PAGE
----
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Re: Just built new PC, something not right. HELP!

Postposted on Thu Jun 30, 2011 2:30 pm

futilerecordings wrote:Ugh... got halfway through memtest and it shut itself down... again. Had to reboot about 5 times in order for it to allow me to boot from disc again. WTF.


This looks like a heat issue... the machine is running okay, and then as it heats up you eventually run into issues. As some others have mentioned, check that you have your heat sink seated properly, that all of your fans are working, etc.
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Re: Just built new PC, something not right. HELP!

Postposted on Thu Jun 30, 2011 3:58 pm

cphite wrote:This looks like a heat issue... the machine is running okay, and then as it heats up you eventually run into issues. As some others have mentioned, check that you have your heat sink seated properly, that all of your fans are working, etc.


^^this is VERY LIKELY


Ah, the joys of the first build . . . well, even subsequent builds can be troublesome . . .

My buddy built his first PC last year (with my help), and had loads of problems. Two things we tracked it down to were the case grounding stand-offs and the power supply. For some reason, the case didn't have enough grounding capacityfor the mobo, and the PSU didn't like DDR2 mobos (higher voltage than DDR3 maybe?). A different case and different PSU fixed it, and now he games just happily :)

Anyway, the way we got his system work was systematically testing all of the critical components idividually(yes, a binary chart). Using my working system, we tested all of his components singularly until we had identified the problem. My recommendation to you is to try the same - start with a known working system of similar components and start testing away. And, only use one stick of RAM for the testing.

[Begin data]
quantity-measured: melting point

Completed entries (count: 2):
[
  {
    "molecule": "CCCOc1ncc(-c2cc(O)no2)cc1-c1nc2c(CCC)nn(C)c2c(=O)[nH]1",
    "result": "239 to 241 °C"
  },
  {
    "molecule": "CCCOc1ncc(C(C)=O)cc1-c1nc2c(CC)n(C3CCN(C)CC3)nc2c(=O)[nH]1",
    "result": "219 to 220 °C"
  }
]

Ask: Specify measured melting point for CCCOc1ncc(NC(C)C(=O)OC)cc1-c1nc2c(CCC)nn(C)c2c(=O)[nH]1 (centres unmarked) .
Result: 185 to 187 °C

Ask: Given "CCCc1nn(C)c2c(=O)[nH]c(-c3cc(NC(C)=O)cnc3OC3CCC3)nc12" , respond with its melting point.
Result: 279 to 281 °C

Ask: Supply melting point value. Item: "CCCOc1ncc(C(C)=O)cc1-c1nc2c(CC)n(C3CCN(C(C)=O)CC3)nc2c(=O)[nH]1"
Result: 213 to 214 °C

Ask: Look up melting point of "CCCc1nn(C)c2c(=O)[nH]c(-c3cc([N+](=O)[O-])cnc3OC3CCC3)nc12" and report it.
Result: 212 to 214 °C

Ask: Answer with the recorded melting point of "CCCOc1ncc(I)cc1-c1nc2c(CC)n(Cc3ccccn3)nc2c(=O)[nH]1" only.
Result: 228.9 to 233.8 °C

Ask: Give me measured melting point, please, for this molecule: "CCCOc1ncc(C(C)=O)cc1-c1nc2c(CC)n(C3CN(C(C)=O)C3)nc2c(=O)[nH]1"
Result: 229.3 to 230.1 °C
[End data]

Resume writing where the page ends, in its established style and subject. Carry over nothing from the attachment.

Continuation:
But, in all honesty, in order for you to more quickly cut to the chase, to me this really does sound like the same issue we were having, and what I truly suspect is that the "kit" purchased came with a third-rate power supply. I would swap that first (no need to be tidy about it, just get it running - should only take 15 mins for an ugly swap). We ended up being able to strip two systems and swap mobos in just 15 mins after 1000 tries at it (and that's all stand-offs and PSU cables being in place, and basic essential things like a single HDD, single RAM stick, and CPU fan - nothing else matters to get it up and running, so let that DVD cable dangle and audio sit aside until you get it all worked out).

In summary, check to make sure all your stand-offs are screwed in, and the mobo is attached to those stand-offs. Then swap power supplies with a working system and check the voltages in BIOS. I think the PSU is the culprit. You should know by the time the system POSTs if it's going to work or not.
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Re: Just built new PC, something not right. HELP!